On Monday, Buccaneers head coach Lovie Smith lamented over the team’s season-high 15 penalties for 113 yards in Tampa Bay’s 37-31 overtime loss in New Orleans.
“Penalties, which is something that hasn’t been a big part of who we are, it’s become a trend – and we need to stop it,” Smith said. “I think we had 10 in the second half. Critical penalties that kept drives going for them and stopped drives for us. These are some things that we have to clean up.”
On Tuesday, it was the players’ turn to address the team’s penalty situation, which cornerback Johnthan Banks blamed squarely on the Buccaneers themselves.
“It’s not the refs, it’s us,” Banks said. “We just have to be more disciplined and more focused on the job at hand.
“I know what this team can be with a clean game. Fifteen penalties? That’s crazy. If we don’t have those 15 penalties, who knows how bad we could have beat those guys? We were up by 11 points in the fourth quarter and we had 15 penalties.”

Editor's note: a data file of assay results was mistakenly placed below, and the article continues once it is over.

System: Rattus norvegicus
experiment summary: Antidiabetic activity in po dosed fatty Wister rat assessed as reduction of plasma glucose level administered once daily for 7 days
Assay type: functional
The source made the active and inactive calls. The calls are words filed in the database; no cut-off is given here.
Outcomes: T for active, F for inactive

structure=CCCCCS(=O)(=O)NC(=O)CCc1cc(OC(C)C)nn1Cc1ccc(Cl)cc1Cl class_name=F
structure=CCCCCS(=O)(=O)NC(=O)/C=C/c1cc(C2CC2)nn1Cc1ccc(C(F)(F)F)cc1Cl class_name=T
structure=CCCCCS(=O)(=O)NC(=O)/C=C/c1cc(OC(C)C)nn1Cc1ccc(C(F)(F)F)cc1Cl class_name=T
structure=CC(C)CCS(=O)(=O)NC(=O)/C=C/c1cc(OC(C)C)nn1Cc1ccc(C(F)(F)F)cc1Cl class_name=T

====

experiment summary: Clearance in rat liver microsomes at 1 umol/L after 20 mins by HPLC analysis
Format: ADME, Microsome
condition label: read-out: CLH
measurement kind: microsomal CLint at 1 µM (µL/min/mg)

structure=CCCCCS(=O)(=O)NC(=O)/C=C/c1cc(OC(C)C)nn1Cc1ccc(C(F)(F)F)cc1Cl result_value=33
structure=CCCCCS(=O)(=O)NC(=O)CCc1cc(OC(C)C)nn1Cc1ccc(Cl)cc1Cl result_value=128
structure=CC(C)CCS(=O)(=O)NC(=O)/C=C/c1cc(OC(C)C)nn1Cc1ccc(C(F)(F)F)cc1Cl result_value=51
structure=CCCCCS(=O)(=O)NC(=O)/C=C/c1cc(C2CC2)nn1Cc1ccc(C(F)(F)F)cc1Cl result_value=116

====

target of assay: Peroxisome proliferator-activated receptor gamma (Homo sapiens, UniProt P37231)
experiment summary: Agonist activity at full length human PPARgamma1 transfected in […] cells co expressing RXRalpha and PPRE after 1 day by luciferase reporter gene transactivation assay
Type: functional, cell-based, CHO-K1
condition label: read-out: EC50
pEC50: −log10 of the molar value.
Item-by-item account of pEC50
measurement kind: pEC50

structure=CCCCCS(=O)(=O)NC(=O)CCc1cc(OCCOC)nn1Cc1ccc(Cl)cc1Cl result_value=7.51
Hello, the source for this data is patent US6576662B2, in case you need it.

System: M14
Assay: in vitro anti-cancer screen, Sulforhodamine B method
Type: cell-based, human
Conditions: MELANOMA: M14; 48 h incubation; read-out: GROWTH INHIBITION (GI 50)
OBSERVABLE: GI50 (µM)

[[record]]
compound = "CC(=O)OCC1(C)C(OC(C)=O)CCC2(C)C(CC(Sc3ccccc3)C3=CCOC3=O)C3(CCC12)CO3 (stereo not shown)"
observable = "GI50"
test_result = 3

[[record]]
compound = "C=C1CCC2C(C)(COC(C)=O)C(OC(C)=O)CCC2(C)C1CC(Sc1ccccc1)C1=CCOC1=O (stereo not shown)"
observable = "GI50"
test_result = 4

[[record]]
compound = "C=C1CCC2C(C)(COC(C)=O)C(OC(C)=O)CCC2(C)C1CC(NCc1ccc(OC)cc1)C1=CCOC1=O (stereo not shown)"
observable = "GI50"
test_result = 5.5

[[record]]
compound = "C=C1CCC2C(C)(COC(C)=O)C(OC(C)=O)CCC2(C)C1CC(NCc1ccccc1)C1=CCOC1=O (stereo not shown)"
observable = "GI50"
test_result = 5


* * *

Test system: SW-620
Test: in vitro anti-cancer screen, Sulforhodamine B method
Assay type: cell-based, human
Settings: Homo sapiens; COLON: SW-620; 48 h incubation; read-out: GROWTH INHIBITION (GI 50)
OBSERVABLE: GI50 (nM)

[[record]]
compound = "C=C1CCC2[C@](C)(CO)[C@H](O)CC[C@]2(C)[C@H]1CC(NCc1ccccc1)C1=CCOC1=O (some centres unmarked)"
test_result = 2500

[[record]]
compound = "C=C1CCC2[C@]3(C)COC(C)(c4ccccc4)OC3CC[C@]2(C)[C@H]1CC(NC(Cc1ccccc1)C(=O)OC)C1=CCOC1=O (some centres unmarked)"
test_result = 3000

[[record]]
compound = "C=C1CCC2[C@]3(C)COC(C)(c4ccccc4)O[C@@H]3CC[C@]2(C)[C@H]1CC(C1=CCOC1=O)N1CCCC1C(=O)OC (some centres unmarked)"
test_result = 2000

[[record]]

Banks, who had his first interception of the season, had a costly, illegal hands to the face penalty in overtime on third down that extended the Saints’ drive that New Orleans ultimately scored and won the game on.
“I did it. It was a penalty,” Banks said. “We’re just shooting ourselves in the foot every time.”
Scott Reynolds is in his 22nd year of covering the Tampa Bay Buccaneers as the vice president, publisher and senior Bucs beat writer for PewterReport.com. Author of the popular SR's Fab 5 column on Fridays, Reynolds oversees web development and forges marketing partnerships for PewterReport.com in addition to his editorial duties. A graduate of Kansas State University in 1995, Reynolds enjoys giving back to the community as the defensive line coach for his sons' Pop Warner team, the South Pasco Predators. Reynolds can be reached at: firstname.lastname@example.org
I’m fine with the penalties as long as they look at the other team once in a while. This game looked like the refs were betting on the Saints.
Agreed Kinderrt. The refs have got to start calling intentional grounding when Brees just tosses the ball somewhere before a sack. In overtime he just threw it at the sidelines when the RB was at least 9 or 10 yards away up the field running in the opposite direction.
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